In the first Major since Padraig Harrington’s victory in the USPGA, the Rathfarnham man will be aiming to derail Tiger Woods return to action, writes Hugh O’Connor.
FROM THE WALK down Magnolia Lane to get there, to the (admittedly stilted) green jacket ceremony in the Butler Cabin, the Masters has always been the major with the most mystique.
Perennially staged at Augusta National, its 96-man fi eld is the most exclusive of the big four. Although the youngest of the majors by nearly 20 years, its history, and that of its creator Bobby Jones, is full of heroics and heartbreak, celebration and slip-ups.
This year, there are several potential fairytales in the making. Tiger Woods is back with a bang. He eased himself in with a solid performance at Doral, and leapt back into the winner’s circle with a thrilling one-shot victory last week at Bay Hill. Standing over a 16-foot putt to win in the gathering gloom, few would have bet against him. Most enjoyable for the game was the delight and passion of both Tiger and caddie Steve Williams – so it may be win number 80, but it still means that much to them.
Tiger loves Augusta. He’s won four Masters, and although the last one was in 2005, he’s fi nished in the top three each year since. The putt at Bay Hill last week was what Tiger’s all about. When he needs to make something, he makes it. When he has an opportunity, he grasps it. No one who saw it will ever forget his chip-in on 16 on Sunday in 2005.
That’s the sort of shot he pulls out when a major is on the line.
For at least another few days, the dream of the Paddy Slam is still alive. The only player to have held all four professional major titles at once is, of course, Woods, but Harrington is still on course. He also enjoys playing at Augusta, with two top-seven fi nishes in his last two starts here.
“Rory McIlroy, the latest sensation to hit the golfi ng world, is seventh favourite going into what will only be his second major championship”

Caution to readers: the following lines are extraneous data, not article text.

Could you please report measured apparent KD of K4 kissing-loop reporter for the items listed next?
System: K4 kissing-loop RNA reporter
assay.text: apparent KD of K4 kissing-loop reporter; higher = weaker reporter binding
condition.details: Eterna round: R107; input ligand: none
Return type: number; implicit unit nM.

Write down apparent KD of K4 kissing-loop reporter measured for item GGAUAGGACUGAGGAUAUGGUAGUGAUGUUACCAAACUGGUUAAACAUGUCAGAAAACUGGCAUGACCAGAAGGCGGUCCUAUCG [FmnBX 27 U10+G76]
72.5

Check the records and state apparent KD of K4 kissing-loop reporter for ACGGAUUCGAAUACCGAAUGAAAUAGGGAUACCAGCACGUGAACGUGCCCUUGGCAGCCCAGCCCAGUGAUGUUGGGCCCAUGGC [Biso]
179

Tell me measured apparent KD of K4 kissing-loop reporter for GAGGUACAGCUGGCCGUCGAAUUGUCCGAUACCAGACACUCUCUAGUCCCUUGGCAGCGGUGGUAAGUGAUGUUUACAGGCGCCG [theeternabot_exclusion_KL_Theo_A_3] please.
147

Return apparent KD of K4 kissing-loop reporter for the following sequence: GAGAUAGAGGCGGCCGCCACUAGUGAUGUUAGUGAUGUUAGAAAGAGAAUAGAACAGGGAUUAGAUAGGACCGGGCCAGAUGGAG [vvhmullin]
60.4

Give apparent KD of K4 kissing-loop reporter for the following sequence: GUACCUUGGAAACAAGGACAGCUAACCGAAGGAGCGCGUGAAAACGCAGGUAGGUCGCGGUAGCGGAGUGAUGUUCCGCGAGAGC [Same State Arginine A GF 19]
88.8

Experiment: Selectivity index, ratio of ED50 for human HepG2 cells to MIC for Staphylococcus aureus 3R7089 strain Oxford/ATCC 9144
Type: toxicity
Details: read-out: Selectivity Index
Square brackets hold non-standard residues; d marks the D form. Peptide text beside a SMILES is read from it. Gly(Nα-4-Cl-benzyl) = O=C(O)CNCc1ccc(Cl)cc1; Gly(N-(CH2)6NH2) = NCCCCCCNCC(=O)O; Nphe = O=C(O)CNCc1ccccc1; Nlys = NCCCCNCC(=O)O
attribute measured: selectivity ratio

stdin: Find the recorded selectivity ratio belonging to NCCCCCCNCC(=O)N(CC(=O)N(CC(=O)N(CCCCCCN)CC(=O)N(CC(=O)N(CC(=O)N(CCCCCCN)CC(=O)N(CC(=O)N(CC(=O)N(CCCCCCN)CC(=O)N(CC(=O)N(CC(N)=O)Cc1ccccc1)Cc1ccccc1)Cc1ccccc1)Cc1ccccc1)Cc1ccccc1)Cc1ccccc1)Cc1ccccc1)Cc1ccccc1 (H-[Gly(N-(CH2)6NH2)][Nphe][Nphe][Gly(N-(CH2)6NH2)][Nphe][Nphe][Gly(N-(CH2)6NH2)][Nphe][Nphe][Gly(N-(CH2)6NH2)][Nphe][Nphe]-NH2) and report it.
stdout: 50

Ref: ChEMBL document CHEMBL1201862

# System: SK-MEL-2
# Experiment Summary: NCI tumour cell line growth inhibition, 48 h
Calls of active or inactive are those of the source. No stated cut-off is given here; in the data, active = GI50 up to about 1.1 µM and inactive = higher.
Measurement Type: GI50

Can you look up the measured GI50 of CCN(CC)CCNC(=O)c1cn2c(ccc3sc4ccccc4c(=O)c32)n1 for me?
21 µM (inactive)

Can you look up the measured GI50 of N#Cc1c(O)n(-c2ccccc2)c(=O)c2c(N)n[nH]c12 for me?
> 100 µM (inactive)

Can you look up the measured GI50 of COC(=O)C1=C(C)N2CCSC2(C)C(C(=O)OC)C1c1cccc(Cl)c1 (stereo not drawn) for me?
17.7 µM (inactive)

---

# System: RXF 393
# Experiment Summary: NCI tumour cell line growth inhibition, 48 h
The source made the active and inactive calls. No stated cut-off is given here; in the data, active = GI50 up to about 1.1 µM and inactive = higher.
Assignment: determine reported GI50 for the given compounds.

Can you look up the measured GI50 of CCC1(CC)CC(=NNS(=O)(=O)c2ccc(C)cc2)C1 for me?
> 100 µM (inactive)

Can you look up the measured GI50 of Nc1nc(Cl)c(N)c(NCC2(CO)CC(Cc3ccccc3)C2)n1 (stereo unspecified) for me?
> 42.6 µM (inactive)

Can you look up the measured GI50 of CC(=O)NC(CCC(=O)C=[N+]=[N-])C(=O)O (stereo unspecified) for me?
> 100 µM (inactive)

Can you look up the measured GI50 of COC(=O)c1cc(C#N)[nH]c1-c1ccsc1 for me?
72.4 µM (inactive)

As anyone who watches him knows, he doesn’t need to be in great form going in, as long as he’s swinging with relative profi ciency. With Harrington, it comes down to grit and determination. If he’s faced with pressure putts on the last day, he’ll make them, and he’s not going to give up until he’s on his way home.
Rory McIlroy, the latest sensation to hit the golfi ng world, is seventh favourite going into what will only be his second major championship, and his fi rst in the States. He has the complete game, including a fantastic temperament. He was calm and collected in his outing in the Match play, and only lost to Geoff Ogilvy, who was unbeatable that week.
His only weakness is his middledistance putting – he just doesn’t hole enough. No one wins the Masters struggling on the greens, and if he wants to be in contention come Sunday evening he’ll have to sink some. It’s almost bizarre that no one’s interested in hearing about McIlroy doing anything but winning the Masters this early in his career, but it’s an accurate refl ection of his class.
As regards other tips, don’t hold your breath for a successful title defence this year. Trevor Immelman, after mastering Augusta and Woods twelve months ago, has hardly been since.
However, don’t be surprised by a resurgence from twice US Open Champion Retief Goosen. The South African’s experienced a decline since that last major in Shinnecock Hills in 2004, but he came back strongly to win in America a couple of weeks ago, and he’s been in the top three in Augusta three of the last four years. His putting is superb, he has winning experience, and he’s not easily fazed – he’ll be in the mix.
Phil Mickelson is another player who’s hit form recently – despite spending the Saturday night on a drip being treated for heat exhaustion, he won the CA with a gritty display worthy of Harrington himself. Many people have said that
Augusta sets up well for lefties, and with two wins since 2004, Mickelson will be looking to further close the gap on Tiger at the top of the world.
What about Sergio Garcia? Does he have it in him? The pressure has been building for quite some time now. It’s hard to believe that he is 29-years-old now, majorless, and without that many wins under the belt. Augusta hasn’t been a happy hunting ground, with three missed cuts in the last four years, and a forth place fi nish in 2004 the only redeeming feature.
Sergio simply doesn’t have the putting game to challenge at the highest level – in the WGC he was stitching irons to the pin from everywhere and missing the six-foot birdie putts. This can only lead to huge frustration, and Sergio needs to get his head right before he’s ready to mount a major challenge.
The Masters is always a joy to watch – the golf is matched by the glorious course – nearly 80-years after Bobby Jones and Alistair MacKenzie designed it, it remains one of the premier courses worldwide. Challenging for the players, beautiful for the spectators – Peter Alliss remarked once that missing the fairway led to having to play out of the Chelsea Garden Show.
No one has run away with the title since Tiger won by a record-breaking twelve shots in 2007, and the last six years have seen two playoff fi nishes. It’s guaranteed as always to be a week of excitement, class, beauty, and who knows? Maybe another chapter in the Padraig Harrington story.